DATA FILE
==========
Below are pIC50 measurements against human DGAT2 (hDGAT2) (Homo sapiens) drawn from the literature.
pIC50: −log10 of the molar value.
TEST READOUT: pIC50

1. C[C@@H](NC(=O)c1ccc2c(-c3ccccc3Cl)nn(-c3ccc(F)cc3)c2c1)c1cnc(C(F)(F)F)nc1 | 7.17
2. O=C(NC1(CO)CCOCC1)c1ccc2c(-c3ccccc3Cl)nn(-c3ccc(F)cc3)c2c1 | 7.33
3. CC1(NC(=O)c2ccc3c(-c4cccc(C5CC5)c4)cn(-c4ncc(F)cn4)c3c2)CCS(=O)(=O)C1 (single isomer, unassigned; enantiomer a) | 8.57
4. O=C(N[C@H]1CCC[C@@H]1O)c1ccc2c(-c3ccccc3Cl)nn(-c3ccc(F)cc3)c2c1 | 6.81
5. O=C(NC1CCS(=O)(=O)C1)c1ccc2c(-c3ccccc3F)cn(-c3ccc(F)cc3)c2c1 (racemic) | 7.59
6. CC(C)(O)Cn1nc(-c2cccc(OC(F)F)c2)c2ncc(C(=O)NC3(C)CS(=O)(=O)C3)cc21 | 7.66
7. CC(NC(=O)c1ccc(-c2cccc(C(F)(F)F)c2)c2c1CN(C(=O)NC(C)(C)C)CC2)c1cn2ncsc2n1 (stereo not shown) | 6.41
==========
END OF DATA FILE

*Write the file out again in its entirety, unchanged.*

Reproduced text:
Below are pIC50 measurements against human DGAT2 (hDGAT2) (Homo sapiens) drawn from the literature.
pIC50: −log10 of the molar value.
TEST READOUT: pIC50

1. C[C@@H](NC(=O)c1ccc2c(-c3ccccc3Cl)nn(-c3ccc(F)cc3)c2c1)c1cnc(C(F)(F)F)nc1 | 7.17
2. O=C(NC1(CO)CCOCC1)c1ccc2c(-c3ccccc3Cl)nn(-c3ccc(F)cc3)c2c1 | 7.33
3. CC1(NC(=O)c2ccc3c(-c4cccc(C5CC5)c4)cn(-c4ncc(F)cn4)c3c2)CCS(=O)(=O)C1 (single isomer, unassigned; enantiomer a) | 8.57
4. O=C(N[C@H]1CCC[C@@H]1O)c1ccc2c(-c3ccccc3Cl)nn(-c3ccc(F)cc3)c2c1 | 6.81
5. O=C(NC1CCS(=O)(=O)C1)c1ccc2c(-c3ccccc3F)cn(-c3ccc(F)cc3)c2c1 (racemic) | 7.59
6. CC(C)(O)Cn1nc(-c2cccc(OC(F)F)c2)c2ncc(C(=O)NC3(C)CS(=O)(=O)C3)cc21 | 7.66
7. CC(NC(=O)c1ccc(-c2cccc(C(F)(F)F)c2)c2c1CN(C(=O)NC(C)(C)C)CC2)c1cn2ncsc2n1 (stereo not shown) | 6.41